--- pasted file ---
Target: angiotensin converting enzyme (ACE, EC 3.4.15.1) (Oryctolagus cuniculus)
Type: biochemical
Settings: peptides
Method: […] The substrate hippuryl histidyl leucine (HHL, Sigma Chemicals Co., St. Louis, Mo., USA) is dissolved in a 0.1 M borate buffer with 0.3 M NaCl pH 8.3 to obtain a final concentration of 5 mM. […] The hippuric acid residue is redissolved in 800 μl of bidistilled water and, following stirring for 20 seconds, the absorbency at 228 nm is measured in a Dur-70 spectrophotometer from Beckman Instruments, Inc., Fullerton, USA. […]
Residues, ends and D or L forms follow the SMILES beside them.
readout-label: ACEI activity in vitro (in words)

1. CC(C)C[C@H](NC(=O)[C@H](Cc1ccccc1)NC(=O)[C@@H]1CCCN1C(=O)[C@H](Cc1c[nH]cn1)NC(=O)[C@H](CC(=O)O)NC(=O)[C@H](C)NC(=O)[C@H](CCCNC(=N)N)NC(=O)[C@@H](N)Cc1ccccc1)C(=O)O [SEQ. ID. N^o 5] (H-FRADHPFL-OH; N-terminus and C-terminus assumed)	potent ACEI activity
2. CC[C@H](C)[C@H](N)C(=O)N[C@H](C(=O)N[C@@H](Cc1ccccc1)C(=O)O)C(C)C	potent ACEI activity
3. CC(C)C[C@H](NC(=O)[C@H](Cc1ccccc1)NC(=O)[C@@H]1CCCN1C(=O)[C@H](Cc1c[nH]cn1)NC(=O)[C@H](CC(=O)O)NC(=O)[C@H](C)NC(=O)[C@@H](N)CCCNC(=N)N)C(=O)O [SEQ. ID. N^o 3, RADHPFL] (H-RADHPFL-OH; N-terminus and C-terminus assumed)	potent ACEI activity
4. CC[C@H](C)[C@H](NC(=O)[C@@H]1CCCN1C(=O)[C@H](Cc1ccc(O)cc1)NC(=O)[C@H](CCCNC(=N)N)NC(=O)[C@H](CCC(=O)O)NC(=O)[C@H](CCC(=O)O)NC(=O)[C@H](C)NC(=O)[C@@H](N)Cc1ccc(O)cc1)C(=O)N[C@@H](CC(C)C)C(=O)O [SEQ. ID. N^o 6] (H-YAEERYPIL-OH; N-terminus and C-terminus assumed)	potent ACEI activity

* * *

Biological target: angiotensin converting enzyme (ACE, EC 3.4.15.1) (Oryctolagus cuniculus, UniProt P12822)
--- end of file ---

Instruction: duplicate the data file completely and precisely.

Target: angiotensin converting enzyme (ACE, EC 3.4.15.1) (Oryctolagus cuniculus)
Type: biochemical
Settings: peptides
Method: […] The substrate hippuryl histidyl leucine (HHL, Sigma Chemicals Co., St. Louis, Mo., USA) is dissolved in a 0.1 M borate buffer with 0.3 M NaCl pH 8.3 to obtain a final concentration of 5 mM. […] The hippuric acid residue is redissolved in 800 μl of bidistilled water and, following stirring for 20 seconds, the absorbency at 228 nm is measured in a Dur-70 spectrophotometer from Beckman Instruments, Inc., Fullerton, USA. […]
Residues, ends and D or L forms follow the SMILES beside them.
readout-label: ACEI activity in vitro (in words)

1. CC(C)C[C@H](NC(=O)[C@H](Cc1ccccc1)NC(=O)[C@@H]1CCCN1C(=O)[C@H](Cc1c[nH]cn1)NC(=O)[C@H](CC(=O)O)NC(=O)[C@H](C)NC(=O)[C@H](CCCNC(=N)N)NC(=O)[C@@H](N)Cc1ccccc1)C(=O)O [SEQ. ID. N^o 5] (H-FRADHPFL-OH; N-terminus and C-terminus assumed)	potent ACEI activity
2. CC[C@H](C)[C@H](N)C(=O)N[C@H](C(=O)N[C@@H](Cc1ccccc1)C(=O)O)C(C)C	potent ACEI activity
3. CC(C)C[C@H](NC(=O)[C@H](Cc1ccccc1)NC(=O)[C@@H]1CCCN1C(=O)[C@H](Cc1c[nH]cn1)NC(=O)[C@H](CC(=O)O)NC(=O)[C@H](C)NC(=O)[C@@H](N)CCCNC(=N)N)C(=O)O [SEQ. ID. N^o 3, RADHPFL] (H-RADHPFL-OH; N-terminus and C-terminus assumed)	potent ACEI activity
4. CC[C@H](C)[C@H](NC(=O)[C@@H]1CCCN1C(=O)[C@H](Cc1ccc(O)cc1)NC(=O)[C@H](CCCNC(=N)N)NC(=O)[C@H](CCC(=O)O)NC(=O)[C@H](CCC(=O)O)NC(=O)[C@H](C)NC(=O)[C@@H](N)Cc1ccc(O)cc1)C(=O)N[C@@H](CC(C)C)C(=O)O [SEQ. ID. N^o 6] (H-YAEERYPIL-OH; N-terminus and C-terminus assumed)	potent ACEI activity

* * *

Biological target: angiotensin converting enzyme (ACE, EC 3.4.15.1) (Oryctolagus cuniculus, UniProt P12822)